Saturday, June 19, 2010


For the first time, the Department of Health and Human Services may be able to sidestep Congress and impose its own Medicare cost-containment policies. At least, that’s what Section 3403 of the Patient Protection and Affordable Care Act promises in creating the Independent Payment Advisory Board.

The action, so far as the public is concerned, will begin in 2014. On January 15, 2014, and annually thereafter, IPAB will make recommendations to Congress for cutting Medicare spending growth if the CMS Chief Actuary projects that per capita spending will grow faster than the average of the medical services CPI and the overall urban consumer CPI (or, after 2019, the GDP growth rate plus one percent). If Congress doesn’t pass either IPAB’s or its own legislation to meet the IPAB spending reductions within six months, HHS must implement the recommendations. IPAB may also make non-binding recommendations relating to other aspects of Medicare and to overall national health care costs.

The IPAB process for recommending and imposing changes to Medicare straddles three years. A determination in the first year (starting in 2013) by the Chief Actuary that growth will exceed the CPI targets is followed, in the second year, by IPAB submitting recommendations—which must reflect specific spending reduction targets—to Congress, and, in the third year, by HHS’s implementation of the recommendations (assuming they have not been blocked by Congress passing its own legislation).

At first sight, the IPAB process, in depoliticizing much of the authority for payment policy, seems like a huge step towards controlling the cost growth of Medicare (and of overall national health care, of which Medicare is a large component). However, IPAB’s ability to constrain spending may be limited by factors beyond its control, including:

1. Hospitals and hospices are placed “off limits” for IPAB cost cutting recommendations (other than via changes to Medicare Advantage) until 2020.
2. Changes that might raise revenues or premiums, increase beneficiary cost-sharing, restrict benefits, modify eligibility criteria, or “ration healthcare” are also excluded from IPAB’s purview.
3. The growth rate reduction percentages that will be invoked are less—at least in the earlier years—than the expected rate by which Medicare growth will exceed CPI targets.
4. Some providers may take a “first strike” approach to the threat of IPAB spending cuts (for example, by increasing utilization) in the period before the first determination by the Chief Actuary that target rates have been exceeded.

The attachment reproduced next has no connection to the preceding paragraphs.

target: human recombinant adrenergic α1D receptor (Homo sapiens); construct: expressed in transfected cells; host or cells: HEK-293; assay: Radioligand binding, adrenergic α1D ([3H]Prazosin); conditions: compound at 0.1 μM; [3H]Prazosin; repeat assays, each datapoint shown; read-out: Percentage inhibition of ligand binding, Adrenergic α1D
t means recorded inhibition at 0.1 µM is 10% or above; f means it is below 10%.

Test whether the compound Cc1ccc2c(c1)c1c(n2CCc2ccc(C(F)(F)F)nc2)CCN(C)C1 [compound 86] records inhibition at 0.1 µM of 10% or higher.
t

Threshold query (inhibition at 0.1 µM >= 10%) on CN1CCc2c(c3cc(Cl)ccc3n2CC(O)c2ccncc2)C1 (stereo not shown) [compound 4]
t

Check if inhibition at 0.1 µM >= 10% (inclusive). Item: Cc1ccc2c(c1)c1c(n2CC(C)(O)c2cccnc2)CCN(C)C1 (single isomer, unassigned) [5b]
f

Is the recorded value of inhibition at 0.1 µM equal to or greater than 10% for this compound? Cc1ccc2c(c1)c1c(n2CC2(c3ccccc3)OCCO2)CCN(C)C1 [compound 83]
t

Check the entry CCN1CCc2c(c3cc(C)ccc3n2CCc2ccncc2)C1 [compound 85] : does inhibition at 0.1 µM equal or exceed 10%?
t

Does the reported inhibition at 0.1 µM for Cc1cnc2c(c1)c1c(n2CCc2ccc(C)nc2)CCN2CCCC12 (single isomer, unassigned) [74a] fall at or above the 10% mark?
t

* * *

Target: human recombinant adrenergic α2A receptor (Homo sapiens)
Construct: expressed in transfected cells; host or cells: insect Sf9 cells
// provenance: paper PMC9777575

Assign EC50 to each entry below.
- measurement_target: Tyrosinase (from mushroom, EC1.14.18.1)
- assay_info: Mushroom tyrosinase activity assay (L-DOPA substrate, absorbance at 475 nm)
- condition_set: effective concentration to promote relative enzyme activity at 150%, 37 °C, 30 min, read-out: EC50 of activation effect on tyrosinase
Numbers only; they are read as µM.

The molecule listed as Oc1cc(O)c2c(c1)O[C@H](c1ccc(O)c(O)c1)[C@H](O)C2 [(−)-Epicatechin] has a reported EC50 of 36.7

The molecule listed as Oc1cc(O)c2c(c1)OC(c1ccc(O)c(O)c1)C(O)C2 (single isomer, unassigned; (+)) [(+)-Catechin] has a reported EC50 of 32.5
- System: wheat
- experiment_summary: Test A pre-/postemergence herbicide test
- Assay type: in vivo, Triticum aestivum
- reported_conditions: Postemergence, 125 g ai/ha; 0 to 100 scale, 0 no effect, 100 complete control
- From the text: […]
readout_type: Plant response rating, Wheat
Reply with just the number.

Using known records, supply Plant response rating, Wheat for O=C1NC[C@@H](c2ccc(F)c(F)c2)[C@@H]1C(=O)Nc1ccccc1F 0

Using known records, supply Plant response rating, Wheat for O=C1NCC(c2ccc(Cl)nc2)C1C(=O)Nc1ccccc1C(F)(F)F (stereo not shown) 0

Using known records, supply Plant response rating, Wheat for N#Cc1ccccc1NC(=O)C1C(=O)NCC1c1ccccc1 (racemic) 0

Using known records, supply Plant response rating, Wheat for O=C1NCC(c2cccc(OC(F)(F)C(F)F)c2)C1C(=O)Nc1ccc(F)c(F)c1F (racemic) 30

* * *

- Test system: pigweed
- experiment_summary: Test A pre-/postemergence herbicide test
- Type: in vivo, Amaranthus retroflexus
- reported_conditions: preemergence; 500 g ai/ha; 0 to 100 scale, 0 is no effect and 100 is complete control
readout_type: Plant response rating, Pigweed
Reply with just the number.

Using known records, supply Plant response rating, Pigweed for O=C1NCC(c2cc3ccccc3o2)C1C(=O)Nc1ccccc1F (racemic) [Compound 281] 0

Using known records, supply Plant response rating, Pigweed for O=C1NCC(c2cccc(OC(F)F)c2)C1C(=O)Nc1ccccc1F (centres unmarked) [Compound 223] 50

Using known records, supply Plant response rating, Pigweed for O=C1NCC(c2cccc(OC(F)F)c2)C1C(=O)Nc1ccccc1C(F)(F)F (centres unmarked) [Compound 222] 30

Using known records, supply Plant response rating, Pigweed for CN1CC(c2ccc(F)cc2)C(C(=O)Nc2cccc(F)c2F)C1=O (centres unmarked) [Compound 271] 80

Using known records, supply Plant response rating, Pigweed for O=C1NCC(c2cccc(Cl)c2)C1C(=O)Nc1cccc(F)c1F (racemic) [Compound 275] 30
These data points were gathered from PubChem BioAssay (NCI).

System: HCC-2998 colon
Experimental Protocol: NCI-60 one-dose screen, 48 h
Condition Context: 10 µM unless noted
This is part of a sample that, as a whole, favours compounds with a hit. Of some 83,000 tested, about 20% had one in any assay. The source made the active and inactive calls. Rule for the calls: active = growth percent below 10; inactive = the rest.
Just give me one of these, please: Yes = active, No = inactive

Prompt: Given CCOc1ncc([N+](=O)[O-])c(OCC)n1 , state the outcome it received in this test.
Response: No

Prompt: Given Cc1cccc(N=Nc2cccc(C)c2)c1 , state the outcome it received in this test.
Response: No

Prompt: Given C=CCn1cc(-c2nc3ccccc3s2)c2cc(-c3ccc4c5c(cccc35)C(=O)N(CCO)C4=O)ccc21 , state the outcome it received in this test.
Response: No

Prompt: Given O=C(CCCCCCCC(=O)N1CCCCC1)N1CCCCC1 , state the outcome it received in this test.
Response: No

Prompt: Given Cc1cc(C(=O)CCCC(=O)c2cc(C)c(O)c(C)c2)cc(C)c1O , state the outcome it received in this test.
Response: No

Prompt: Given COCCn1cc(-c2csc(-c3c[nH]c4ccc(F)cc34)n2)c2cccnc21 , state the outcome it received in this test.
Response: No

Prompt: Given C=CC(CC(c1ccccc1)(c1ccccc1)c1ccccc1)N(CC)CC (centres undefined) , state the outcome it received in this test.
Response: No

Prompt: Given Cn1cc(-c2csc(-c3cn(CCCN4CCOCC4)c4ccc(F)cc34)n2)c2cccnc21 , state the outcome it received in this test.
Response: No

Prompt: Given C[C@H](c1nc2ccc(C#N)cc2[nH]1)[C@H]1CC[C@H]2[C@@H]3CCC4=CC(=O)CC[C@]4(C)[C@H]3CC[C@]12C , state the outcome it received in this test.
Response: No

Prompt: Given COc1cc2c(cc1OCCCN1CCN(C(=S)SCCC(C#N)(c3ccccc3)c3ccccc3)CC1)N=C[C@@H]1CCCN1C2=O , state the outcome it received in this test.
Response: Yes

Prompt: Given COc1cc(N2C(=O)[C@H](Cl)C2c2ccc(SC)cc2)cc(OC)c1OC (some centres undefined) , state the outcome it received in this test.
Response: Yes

5. There is no guarantee that IPAB recommendations will succeed in reducing growth by the required amount, especially in later years when few “low-hanging fruit” remain. There could be a significant “bubble effect” as cuts in one area are balanced by increased growth elsewhere.
6. In election years, Congress may be particularly unwilling to approve IPAB recommendations, especially if they can be characterized by lobbyists as threats to beneficiary care.
7. Congress may, at any time, make changes to Medicare that increase spending growth.

One big unknown is the resolution of the “doc fix.” If Congress fails to permanently resolve the SGR issue, and physician payments are slashed by 20 percent or more, medical service costs will increase more rapidly in following years as physicians attempt to recoup lost income by driving up utilization (and intensity, too, through some diligent upcoding).

A New England Journal of Medicine article by Timothy Jost raises additional concerns. Jost notes the contradiction between PPACA’s emphasis on IPAB members being nationally recognized experts and the executive grade salaries they will receive. Certainly it’s hard to see a major league health care expert giving up speaking and writing fees to become one of a panel of eighteen that emerges once a year. Although IPAB should attract competent individuals, it will be weakened in dealing with Congress by the lack of big name credibility.

Jost also worries that the annual growth reduction targets will lead to short-term fixes, rather than longer-term changes that would bend the cost curve. Given that Medicare cost growth in the next few years is likely to exceed the CPI rates, almost regardless of policy changes, a series of one-off reductions is more likely to comply with the targets than more far-reaching changes in payment methodology.

What’s likely to be the result of IPAB’s efforts? The CBO—assuming that reduction targets would be hit—estimated Medicare spending reductions of $15.5 billion over ten years, approximately 0.3 percent of projected costs . The CMS Chief Actuary, however, has expressed skepticism, noting that history suggests that the target growth rates may be unachievable. Conservative economist (and former CBO director) Douglas Holtz-Eakin, writing in Health Affairs, dismisses IPAB’s impact out of hand on the grounds that Congress will find its recommendations politically infeasible.

A more probable result than that forecast by the CBO or Holtz-Eakin is that IPAB will be optimistic in its forecasts of spending reductions, and that Congress will turn a blind eye to this optimism while also occasionally loosening payment restrictions as beneficiaries find access to care increasingly difficult—a scenario that might produce some fraction of the CBO savings estimate.

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